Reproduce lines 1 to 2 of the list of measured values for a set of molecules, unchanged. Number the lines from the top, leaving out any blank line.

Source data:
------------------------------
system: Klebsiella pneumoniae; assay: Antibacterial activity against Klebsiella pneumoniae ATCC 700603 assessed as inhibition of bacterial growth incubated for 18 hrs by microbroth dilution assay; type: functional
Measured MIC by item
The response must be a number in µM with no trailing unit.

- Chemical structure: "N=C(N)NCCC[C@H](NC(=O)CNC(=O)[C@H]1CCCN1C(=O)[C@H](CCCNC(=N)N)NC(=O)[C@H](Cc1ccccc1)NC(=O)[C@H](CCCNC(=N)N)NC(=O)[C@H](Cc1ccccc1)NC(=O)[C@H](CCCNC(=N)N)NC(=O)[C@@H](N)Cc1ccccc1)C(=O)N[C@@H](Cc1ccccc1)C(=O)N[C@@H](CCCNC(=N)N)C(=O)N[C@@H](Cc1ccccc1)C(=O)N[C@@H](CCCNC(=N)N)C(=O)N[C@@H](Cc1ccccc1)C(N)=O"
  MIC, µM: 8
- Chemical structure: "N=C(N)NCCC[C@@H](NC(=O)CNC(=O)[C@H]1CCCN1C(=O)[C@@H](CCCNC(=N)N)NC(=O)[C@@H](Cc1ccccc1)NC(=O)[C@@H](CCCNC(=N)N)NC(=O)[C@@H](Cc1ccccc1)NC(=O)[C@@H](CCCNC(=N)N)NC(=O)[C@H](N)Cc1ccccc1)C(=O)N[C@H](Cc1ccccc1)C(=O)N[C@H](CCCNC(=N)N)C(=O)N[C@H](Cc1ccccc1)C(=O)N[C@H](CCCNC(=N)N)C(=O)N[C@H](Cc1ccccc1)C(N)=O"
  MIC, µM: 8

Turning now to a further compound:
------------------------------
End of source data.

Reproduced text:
system: Klebsiella pneumoniae; assay: Antibacterial activity against Klebsiella pneumoniae ATCC 700603 assessed as inhibition of bacterial growth incubated for 18 hrs by microbroth dilution assay; type: functional
Measured MIC by item